War of the Rebellion: Serial 042 Page 0369 Chapter XXXVIII. CORRESPONDENCE, ETC.-CONFEDERATE.

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Taylor, relative to the movements of the enemy. I am concentrating at and beyond Beaumont, on the Neches, all of my disposable force, and have anticipated your wishes in this respect.

In regard to the State troops, I regret to inform you that they refuse to cross the Sabine, and as far as operations in Calcasieu are concerned, I have to depend on Confederate troops alone. I have made addresses to them, which I hope will be productive of some good.

I have been subjected to the most vexatious difficulties and obstacles in moving troops and supplies to the Sabine, the railroad being in the worst condition, frequently requiring more time for the transportation of supplies than if they were sent by wagons; besides, the steamboats frequently get aground, and are prevented from ascending the river by strong north winds.

I am using every possible exertion to keep my troops at Niblett's Bluff well supplied with forage and provisions, which is extremely difficult, as the country lying east of the Sabine produces almost nothing, not even grass enough for grazing. I have now at Niblett's Bluff a battery of light artillery, and some six companies of cavalry, and I trust that I shall soon be able to have operating in Calcasieu 1,000 cavalry and a battery.

In case the enemy advance upon the Red River country, your directions in regard to sending my troops in the direction of Natchitoches will be obeyed; but at all events I cannot send much of a force northward, without leaving Houston open to an attack from toward the sea, which I fully anticipate. I am greatly in need of troops, and have every reason to believe that an attack in force will also be made on the coast. In this connection, I would respectfully urge that Bankhead's brigade be ordered at once, by forced marches, to Nacogdoches, so that I may hold it in readiness to throw it in the direction of Natchitoches, with a view to forming a junction with Taylor's and Holmes' forces, or, if necessary, to bring it to Houston, in the event of another plan of attack by the enemy. I also respectfully request that General McCulloch be ordered, direct from department headquarters, to collect at once and send all the State troops in his sub-district, armed or unarmed, to the same place (Nacogdoches), where I have directed a depot of corn and provisions to be made. Should these troops not arrive in time, they will be a body to fall back upon in case of defeat, or they may assist in the pursuit in case of victory.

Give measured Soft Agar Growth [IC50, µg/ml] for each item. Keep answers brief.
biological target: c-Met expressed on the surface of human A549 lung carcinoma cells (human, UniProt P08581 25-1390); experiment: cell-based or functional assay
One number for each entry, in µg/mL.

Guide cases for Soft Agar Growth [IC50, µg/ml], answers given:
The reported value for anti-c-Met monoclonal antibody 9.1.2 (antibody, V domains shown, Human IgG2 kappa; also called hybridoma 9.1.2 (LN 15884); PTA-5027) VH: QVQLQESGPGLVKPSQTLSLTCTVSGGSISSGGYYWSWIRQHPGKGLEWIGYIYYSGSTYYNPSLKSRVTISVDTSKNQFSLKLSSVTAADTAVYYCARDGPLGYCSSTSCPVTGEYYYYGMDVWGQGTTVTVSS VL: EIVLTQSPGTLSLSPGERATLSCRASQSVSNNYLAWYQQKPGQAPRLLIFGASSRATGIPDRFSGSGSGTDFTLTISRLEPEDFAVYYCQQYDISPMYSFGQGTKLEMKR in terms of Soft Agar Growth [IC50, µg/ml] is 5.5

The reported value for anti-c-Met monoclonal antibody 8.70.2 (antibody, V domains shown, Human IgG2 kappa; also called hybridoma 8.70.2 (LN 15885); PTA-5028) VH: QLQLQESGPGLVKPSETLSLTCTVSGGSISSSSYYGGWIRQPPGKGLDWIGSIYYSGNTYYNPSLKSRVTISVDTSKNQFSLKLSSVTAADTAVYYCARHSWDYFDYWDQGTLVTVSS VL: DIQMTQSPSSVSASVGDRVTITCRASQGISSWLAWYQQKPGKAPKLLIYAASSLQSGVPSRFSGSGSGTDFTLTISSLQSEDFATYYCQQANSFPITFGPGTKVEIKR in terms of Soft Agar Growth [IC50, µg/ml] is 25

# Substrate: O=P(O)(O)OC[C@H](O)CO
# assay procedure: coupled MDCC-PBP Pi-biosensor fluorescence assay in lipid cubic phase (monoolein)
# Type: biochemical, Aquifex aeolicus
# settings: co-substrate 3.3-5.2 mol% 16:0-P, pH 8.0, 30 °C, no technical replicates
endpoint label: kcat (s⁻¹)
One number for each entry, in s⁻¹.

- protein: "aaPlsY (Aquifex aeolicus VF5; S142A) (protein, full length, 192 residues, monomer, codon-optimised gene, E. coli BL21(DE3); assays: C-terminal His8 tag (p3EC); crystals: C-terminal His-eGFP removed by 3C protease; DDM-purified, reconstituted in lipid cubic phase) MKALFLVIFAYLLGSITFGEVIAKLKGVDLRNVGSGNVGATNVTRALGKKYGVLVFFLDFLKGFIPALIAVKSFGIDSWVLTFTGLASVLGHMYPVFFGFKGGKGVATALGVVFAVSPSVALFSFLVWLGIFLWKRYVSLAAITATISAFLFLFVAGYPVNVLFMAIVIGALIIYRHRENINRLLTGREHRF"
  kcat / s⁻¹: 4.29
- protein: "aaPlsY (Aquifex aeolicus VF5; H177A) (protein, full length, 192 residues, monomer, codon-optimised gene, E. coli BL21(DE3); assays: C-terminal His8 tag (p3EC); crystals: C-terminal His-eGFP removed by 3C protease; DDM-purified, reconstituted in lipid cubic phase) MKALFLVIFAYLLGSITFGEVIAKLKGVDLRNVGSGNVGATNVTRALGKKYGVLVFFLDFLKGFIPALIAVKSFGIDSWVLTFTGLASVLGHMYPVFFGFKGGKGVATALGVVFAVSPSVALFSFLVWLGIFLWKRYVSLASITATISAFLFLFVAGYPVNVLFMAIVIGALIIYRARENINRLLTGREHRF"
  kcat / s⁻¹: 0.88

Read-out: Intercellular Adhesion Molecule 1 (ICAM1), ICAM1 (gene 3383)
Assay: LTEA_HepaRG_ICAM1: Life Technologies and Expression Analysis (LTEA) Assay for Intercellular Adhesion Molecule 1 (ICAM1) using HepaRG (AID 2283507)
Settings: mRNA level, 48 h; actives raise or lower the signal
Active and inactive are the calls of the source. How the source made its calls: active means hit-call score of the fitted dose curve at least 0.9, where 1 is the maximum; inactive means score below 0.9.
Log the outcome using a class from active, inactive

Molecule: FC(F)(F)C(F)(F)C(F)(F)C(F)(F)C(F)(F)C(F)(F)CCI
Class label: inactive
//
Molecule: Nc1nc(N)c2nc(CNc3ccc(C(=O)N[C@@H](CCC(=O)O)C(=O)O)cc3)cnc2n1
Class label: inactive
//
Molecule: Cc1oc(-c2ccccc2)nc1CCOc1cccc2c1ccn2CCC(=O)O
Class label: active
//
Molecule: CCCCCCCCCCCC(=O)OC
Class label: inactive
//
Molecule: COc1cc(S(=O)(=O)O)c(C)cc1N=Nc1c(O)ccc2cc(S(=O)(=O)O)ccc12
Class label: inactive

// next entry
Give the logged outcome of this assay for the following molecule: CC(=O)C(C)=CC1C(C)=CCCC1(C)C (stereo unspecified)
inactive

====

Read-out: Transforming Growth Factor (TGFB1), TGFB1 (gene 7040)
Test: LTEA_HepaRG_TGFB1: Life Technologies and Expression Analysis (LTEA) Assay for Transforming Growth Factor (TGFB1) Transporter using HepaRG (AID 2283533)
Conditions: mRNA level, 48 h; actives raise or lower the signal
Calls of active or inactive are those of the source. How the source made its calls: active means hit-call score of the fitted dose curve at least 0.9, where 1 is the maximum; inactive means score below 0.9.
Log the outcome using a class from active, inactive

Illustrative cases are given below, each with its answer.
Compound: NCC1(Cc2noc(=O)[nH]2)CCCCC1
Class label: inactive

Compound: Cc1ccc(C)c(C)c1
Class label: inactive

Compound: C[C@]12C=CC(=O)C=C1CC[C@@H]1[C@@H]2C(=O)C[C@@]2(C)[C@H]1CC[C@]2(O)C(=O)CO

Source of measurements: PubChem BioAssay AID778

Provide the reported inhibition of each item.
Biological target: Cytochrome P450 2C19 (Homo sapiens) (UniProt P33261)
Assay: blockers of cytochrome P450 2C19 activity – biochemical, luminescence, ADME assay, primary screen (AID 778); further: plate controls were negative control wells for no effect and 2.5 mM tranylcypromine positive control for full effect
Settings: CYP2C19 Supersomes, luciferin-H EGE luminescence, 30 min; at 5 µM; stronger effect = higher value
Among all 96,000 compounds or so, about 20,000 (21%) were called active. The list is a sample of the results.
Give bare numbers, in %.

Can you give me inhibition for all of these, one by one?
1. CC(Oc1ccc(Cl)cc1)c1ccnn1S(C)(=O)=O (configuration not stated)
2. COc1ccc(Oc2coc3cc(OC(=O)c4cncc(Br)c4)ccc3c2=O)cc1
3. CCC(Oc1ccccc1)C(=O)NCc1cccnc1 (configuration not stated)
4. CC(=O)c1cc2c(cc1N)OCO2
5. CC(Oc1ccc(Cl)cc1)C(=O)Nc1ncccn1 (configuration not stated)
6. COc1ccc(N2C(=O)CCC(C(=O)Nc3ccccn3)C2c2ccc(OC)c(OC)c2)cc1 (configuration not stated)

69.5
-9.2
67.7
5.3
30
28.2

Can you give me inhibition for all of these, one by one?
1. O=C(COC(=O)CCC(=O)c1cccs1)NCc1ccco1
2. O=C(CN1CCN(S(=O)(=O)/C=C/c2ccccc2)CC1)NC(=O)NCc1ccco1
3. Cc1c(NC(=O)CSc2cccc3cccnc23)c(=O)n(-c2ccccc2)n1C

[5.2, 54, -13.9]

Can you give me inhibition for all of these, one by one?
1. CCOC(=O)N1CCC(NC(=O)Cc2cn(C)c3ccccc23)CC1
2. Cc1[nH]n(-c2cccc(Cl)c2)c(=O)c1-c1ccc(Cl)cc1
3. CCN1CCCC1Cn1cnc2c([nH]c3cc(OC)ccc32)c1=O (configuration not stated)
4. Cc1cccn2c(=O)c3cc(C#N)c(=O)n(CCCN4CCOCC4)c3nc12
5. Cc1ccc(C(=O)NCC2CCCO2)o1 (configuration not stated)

General McCulloch has 400 stand of arms, which I will leave with him, with two mounted companies to act against deserters. He should be directed to arm the unarmed infantry, and cause them to be mounted, if possible. If absolutely necessary, Captain Krumbhaar's battery of four mountain howitzers could remain with General McCulloch. Captain John R. Baylor's company will probably collect a large number of deserters, but force should be used by General McCulloch, as I have given until the 31st of October for them to come in, and mild and conciliatory measures have been exhausted. In regard to Bankhead's brigade, I beg leave to state that I sent to the relief of General Steele, in the Indian Territory, expecting it to be returned to me, and though I am perfectly willing to obey any orders, I would not have sent it, had I known it would have been retained, without making a strong but respectful representation against its being sent, which I now respectfully do against its being retained.

I have official information from General McCulloch that the northern frontier is considered safe for some time, at least, and by retaining Bankhead's (or Gano's) brigade in the Indian Territory, I am crippled in

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